blinkstar.gif (494 bytes) Bruce Gooch

I was playing basketball on Easter Sunday, April 16, 1995 with some younger friends of mine. I was 38 years old at the time. After about 20 minutes of 3-on-3 action, we had to stop play due to another player's injury. We had walked up to the neighborhood church to play basketball - maybe a quarter-mile from my mother's home in Marion, Arkansas.

 

The injured player was suffering a "Charlie horse" to his leg.

 

Anyway, while standing there, I suddenly noticed my chest begin pounding very hard and very slow. I could actually see my chest expand with every beat. The other players, all of whom were quite younger than me, started heckling me about being old. I was told, "Just lay down and it'll go away!" About this time, my sister showed up at the playground in my car. What's weird about that is the fact that she had never before or since borrowed my car! As she walked up, my chest then began to beat extremely fast. Again the guys said, "Just lay down you old man." I told my sister she had better get me to the hospital and fast. 

I got into the car and remembered only that she was driving very fast - like 70 mph in a 30 mph zone! I told her that I was dying and that I'd like her to tell my wife, Nicki, that I loved her. Nicki was in California with my 9 month old son, Bryan. They were to join me in Arkansas in a few weeks. That was my last conscience memory.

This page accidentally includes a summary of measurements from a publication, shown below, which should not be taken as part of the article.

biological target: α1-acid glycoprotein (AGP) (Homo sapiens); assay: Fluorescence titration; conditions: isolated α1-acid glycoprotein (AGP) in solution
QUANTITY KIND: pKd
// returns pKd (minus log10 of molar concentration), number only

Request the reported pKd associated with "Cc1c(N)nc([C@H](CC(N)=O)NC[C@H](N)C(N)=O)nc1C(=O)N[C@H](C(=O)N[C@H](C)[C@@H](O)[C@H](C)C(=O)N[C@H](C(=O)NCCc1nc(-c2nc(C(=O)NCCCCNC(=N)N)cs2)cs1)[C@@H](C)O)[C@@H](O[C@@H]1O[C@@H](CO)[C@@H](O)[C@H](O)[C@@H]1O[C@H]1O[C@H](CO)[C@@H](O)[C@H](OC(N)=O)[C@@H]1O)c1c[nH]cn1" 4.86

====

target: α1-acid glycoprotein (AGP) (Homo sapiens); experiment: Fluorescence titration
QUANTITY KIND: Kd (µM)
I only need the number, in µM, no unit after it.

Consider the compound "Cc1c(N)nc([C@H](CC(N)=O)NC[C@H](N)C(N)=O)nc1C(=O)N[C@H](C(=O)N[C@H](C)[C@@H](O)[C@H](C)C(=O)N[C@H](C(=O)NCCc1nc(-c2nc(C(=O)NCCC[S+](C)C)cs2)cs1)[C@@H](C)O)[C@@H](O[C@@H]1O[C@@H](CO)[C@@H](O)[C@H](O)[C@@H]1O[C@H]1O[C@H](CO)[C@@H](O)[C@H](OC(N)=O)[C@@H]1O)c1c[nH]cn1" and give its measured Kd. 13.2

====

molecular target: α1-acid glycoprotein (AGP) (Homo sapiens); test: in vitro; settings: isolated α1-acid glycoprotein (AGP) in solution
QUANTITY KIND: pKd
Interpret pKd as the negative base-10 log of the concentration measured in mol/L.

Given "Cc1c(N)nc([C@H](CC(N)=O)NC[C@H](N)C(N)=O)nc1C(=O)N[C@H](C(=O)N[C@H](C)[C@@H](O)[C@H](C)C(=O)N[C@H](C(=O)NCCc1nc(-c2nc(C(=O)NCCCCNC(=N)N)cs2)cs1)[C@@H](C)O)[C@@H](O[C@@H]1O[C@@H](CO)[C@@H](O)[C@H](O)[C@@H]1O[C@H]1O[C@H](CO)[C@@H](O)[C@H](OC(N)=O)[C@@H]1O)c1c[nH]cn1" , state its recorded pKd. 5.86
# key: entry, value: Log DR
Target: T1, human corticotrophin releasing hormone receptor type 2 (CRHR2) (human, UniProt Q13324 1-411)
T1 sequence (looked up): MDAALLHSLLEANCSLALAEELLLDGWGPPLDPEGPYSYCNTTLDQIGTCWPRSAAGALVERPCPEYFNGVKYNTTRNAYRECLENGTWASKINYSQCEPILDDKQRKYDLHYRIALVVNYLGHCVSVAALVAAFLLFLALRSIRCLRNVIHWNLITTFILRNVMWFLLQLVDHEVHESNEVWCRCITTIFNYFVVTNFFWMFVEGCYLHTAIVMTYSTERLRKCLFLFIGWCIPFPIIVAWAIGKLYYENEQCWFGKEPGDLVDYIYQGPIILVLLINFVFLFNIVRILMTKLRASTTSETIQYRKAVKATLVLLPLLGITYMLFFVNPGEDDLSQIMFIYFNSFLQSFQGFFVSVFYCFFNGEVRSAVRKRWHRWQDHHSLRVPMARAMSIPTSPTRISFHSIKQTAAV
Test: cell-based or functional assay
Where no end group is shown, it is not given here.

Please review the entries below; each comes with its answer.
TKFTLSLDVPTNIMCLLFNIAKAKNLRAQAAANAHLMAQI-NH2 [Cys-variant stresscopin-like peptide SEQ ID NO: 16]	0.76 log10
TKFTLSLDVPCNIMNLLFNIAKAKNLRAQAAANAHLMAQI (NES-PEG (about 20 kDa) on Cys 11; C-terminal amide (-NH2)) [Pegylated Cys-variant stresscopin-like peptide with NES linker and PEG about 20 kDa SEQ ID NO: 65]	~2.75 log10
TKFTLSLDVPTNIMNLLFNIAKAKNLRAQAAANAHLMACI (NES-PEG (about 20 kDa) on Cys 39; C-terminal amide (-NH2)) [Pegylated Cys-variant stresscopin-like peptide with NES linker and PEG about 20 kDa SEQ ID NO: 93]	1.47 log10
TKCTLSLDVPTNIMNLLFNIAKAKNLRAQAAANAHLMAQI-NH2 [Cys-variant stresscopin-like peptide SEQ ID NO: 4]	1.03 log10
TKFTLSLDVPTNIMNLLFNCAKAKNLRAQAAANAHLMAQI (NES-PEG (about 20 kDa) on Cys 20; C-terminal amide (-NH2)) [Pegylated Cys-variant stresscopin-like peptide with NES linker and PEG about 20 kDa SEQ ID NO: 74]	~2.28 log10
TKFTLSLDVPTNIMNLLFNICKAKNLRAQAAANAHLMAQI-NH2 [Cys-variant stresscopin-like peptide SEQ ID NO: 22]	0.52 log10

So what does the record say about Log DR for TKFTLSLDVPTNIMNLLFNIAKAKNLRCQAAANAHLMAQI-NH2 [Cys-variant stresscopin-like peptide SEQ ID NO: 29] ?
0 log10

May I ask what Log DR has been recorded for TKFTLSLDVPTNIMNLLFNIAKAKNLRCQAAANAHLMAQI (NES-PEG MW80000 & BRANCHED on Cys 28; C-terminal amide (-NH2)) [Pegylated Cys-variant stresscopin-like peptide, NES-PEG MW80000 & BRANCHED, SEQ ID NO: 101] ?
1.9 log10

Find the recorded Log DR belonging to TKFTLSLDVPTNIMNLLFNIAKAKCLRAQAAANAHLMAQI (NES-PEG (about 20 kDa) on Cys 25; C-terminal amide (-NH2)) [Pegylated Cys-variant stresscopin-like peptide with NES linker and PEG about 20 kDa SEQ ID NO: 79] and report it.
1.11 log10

At this time, I could not see my Dad; but, I felt his presence. It was an incredibly strong feeling! Then I saw my wife sitting on the couch as my baby crawled on the floor. I don't know how it was that I could see them so clearly, but I did! They were nearly two thousand miles away! But I saw them as clear and as certain as if I were there in person.

I then remembered someone hitting me in the chest and hard! I'll never forget how angry I was at her! Not for hitting me, but for bringing me back from wherever I was! The feeling of happiness and serenity is one I'll never forget and this damn nurse had the audacity to take me away from there! As it turned out, she was an English transfer nurse who just reacted instinctively. I was told later that had she not been there, I would have certainly died. I guess I was in what they call Ventricular Tachycardia and that in America, a bicardial thump is not considered a remedy for that condition.

This all took place at the Crittenden Hospital in West Memphis, Arkansas on April 16, 1995. This is 100 percent true account of what happened to me on that day.

"Truth sits upon the lips of dying men." - Matthew Arnold

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